Teachers had created many visual reminders and prompts on displays and walls. Being able to access help where needed stopped children being overloaded.
Flipcharts were used and hung on walls, including prior learning information. This allowed children to concentrate on what we were saying because they had the info on the walls.
The visualiser was used for marvellous mistakes, annotated and then printed out. Strategies were created for what to do when you are in the pit or having a closed mindset. This helped children use their own strategies if they felt overloaded.
Prior knowledge starters helped the teachers because the learning is more appropriately focused and chunked. This helped children to retain the information.
All teachers had split lessons into small tasks, discussed with partners, doing the task or step, then coming back for feedback. Learning is now broken down into manageable stages so children feel a sense of achievement.
Writing tasks began with input and shared ideas. This has more meaning to children.
Learning walls and working walls were being built up as skills progressed and children are using these as tools for learning. They have access and exposure to learning and notice changes to the walls.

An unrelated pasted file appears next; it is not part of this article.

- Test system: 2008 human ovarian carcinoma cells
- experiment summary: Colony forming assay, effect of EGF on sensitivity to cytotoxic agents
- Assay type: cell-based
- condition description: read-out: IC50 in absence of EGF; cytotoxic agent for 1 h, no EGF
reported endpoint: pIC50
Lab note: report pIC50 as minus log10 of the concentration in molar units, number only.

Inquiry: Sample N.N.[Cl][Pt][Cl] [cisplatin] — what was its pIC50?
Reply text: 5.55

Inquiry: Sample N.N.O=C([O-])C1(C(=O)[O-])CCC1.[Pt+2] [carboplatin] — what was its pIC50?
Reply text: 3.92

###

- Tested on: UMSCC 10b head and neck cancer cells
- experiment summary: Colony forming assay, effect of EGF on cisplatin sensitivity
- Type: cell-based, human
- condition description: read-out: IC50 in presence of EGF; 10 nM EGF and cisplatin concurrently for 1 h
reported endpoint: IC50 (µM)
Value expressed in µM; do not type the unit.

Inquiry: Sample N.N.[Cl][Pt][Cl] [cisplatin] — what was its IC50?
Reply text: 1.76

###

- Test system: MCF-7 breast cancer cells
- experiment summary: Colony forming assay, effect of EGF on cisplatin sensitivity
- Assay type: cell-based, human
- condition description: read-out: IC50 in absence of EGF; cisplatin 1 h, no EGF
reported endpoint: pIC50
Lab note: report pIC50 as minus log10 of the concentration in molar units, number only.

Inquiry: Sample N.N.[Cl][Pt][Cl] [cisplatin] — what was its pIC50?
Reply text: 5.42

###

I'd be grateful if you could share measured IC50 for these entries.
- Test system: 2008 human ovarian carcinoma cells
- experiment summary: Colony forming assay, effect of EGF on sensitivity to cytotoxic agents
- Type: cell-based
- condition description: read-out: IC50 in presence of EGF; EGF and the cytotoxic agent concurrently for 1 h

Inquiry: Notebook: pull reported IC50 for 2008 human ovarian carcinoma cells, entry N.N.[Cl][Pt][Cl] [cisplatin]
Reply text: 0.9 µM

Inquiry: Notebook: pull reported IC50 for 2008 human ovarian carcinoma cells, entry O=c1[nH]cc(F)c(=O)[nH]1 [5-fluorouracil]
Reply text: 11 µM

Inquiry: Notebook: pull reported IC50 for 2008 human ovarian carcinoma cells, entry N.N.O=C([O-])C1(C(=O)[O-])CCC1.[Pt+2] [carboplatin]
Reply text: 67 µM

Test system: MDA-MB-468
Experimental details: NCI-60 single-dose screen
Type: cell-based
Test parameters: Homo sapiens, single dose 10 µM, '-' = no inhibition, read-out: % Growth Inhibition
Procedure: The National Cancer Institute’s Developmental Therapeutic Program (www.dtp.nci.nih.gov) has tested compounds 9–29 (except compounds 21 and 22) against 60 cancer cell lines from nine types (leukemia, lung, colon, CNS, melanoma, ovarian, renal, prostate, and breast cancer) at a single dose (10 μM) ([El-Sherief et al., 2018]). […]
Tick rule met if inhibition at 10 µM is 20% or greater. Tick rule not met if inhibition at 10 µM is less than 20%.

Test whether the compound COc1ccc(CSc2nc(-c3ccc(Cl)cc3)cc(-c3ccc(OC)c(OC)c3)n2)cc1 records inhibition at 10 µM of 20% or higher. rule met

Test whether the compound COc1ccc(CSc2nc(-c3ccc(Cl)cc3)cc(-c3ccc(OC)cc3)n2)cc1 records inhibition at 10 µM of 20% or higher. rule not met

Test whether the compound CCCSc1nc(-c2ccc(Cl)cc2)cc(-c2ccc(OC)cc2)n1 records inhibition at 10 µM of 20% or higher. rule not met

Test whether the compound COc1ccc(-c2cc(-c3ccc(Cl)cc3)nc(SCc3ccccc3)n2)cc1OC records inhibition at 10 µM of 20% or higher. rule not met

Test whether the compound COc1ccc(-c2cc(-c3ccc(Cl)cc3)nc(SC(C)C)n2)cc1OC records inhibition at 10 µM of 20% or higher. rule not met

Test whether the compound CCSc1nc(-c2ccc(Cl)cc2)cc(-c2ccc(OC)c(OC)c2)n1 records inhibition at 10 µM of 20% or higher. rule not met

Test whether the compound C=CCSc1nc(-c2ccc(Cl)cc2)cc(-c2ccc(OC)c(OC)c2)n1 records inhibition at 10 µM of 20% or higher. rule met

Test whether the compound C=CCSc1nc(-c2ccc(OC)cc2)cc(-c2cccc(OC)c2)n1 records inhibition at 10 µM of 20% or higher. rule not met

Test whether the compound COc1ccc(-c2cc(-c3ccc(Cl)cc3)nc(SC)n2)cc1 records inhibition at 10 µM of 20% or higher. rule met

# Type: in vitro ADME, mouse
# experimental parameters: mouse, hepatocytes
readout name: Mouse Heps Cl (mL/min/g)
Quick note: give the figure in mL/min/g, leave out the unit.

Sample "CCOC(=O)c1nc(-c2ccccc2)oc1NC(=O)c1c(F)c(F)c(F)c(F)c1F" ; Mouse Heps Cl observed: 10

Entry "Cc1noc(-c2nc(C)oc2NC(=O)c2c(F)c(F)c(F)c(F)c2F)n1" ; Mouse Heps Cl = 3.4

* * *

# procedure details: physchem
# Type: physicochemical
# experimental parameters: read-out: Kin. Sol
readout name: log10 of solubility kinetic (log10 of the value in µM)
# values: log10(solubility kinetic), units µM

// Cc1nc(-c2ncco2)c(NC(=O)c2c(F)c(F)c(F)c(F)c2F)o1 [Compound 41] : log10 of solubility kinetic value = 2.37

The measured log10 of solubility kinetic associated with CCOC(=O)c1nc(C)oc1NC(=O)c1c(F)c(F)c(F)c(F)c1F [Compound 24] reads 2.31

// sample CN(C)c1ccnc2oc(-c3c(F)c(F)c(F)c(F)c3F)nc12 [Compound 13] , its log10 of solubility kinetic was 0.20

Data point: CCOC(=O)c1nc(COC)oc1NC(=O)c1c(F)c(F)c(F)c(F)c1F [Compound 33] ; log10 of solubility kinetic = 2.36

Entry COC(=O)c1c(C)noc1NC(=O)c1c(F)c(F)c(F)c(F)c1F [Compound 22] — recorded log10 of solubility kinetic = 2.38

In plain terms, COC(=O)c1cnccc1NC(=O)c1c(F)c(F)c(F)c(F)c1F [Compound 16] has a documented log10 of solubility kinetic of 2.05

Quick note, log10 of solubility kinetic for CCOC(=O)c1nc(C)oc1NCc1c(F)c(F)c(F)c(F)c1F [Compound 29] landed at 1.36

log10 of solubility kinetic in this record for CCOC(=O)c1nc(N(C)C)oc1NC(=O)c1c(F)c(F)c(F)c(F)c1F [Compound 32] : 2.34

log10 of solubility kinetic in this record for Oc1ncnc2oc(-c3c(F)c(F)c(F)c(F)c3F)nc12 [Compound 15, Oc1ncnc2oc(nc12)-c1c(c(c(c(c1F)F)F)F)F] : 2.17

Teachers incorporate teaching points into lay to make links for children. This is putting learning into context and allows for responsive planning and teaching.
Use of PowerPoints is minimal and the focus is more on visuals. Smart board files are saved so that children can refer back.
By putting learning into songs or rhymes children are able to recall facts more easily.
Teachers were using quizzes to revisit learning which has helped embed knowledge.
” I have just begun weekly class quizzes that incorporate learning from the past in all curricular areas. Children work with their talk partners to answer the questions. At the moment we have multiple choice of four options. I have only done two quizzes so far but I have noticed areas of strength developing where children are retrieving facts from working wall (e.g. properties of 3D shapes) and areas where I need to consolidate through teaching.”
North Wales 1
Working walls had helped children have points of reference. The walls are used to aid learning rather than for displays which they don’t refer to.
Colour coded displays also helped key children in to information they needed, so that books and wall information were colour matched. Children are using the walls and find resources to help.
Using toolboxes for certain resources or equipment has enabled children to use these independently.
North Wales 2
Talk for Writing for science had allowed children to remember science vocabulary.
Starter questions allowed children to start to think about the topic in hand for that lesson.
Mind maps on display were another point of reference.
Showing children good and bad examples and co-constructing success criteria had improved the standard of work considerably by making children aware of expectations and breaking the task down.
Having mid lesson pit stops to review the work so far and working walls which give a point of reference helped children’s cognitive load.